Why werent zebras ever domesticated? Baron Rothschild frequently drove a carriage pulled by zebras through the streets of 19th-century London. In Guns, Germs and Steel, Jared Diamond says the reason zebras were not domesticated is that they are extraordinarily vicious and will bite and not let go. But why werent people able to modify this temperament if they were able to gentle wolves into dogs? [OUT OF COPYRIGHT/CREATIVE COMMONS LICENSE]
Once you’ve got houses nd donkeys, why bother with zebras? Once you can have sirloin and rack of lamb, why bother with wildebeest? The success of domestication creates its own limits. It works so well, we don’t need additional grain, fruits, vegetables or meats.
I disagree about the first plant cultivation. I think that, at a much earlier date, man would have domesticated fruit trees such as olives, figs, and apples. Where the seeds fell, there would be seedings that could be transplanted. Also, many trees send out shoots which can also be transplanted. And we have known for quite a while that cuttings can be used to grow new trees.
As far as I am concerned, each of these steps are far less difficult to learn than grain domestication.
My Grandfather had a horse called Pinto Pete only he could ride him. Pete had a wall eye, a roman nose, and a nasty temper, nearly killed my cousin and broke my fathers thumb.
My Grand Dad, a very big and strong man, wore a set of black leather gloves, when riding, and every time Pete turned to bite him he hit him right between the eyes with all of his strength.
When Pete saw Grand Pa was going to be the rider he became a lap dog.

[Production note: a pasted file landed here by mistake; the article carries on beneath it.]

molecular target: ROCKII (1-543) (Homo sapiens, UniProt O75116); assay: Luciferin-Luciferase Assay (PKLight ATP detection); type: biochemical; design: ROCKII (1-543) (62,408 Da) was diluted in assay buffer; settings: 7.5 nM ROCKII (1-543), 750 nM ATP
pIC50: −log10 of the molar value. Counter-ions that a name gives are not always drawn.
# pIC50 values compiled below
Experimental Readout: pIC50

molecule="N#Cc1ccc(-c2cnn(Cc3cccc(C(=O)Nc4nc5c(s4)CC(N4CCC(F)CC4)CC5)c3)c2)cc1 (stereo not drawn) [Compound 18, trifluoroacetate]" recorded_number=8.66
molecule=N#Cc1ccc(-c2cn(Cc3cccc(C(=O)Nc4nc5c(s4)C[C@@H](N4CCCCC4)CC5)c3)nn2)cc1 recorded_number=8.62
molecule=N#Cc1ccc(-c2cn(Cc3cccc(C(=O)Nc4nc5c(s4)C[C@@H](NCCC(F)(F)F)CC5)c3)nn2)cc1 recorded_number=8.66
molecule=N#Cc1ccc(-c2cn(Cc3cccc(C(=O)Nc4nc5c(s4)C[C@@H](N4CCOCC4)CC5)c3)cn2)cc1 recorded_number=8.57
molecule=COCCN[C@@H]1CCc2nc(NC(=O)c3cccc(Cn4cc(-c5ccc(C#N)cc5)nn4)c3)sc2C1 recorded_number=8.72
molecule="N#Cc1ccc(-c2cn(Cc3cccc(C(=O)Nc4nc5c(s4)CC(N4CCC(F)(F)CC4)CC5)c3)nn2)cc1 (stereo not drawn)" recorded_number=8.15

Because those were the plants that tasted good and weren't overly difficult to grow. As for the animals, try milking a jaguar. Seriously, it would be too hard to breed a deer that couldn't jump a fence, or to build fences that would hold them. Additionally, venison bacon sucks.
Plant domestication could easily be lost. Every farming family used to have their own variety of grain passed down through the generations. However once the railways were introduced the grain was placed into rail cars and homogenization was forced to keep from having so many different varieties mixed together. The world lost tens of thousands of varieties of grain from this one change in infrastructure!
The book “Guns, Germs and Steel” devotes a chapter explaining why some plants were easier to domesticate then other. And why some were never domesticated.
Also discussed why some animals were never domesticated.
Didn’t seem to complicated when he got done explaining it.
Compare a Prime Beef Steak to venison and you'll see what I mean.
Don't get me wrong, Venison is great. But it's not prime beef either.
It’s just wrong that to get money for very valid and interesting research some “climate change” angle seems necessary.
It's the stripes.
Zebras just don't see themselves as part of civilized society.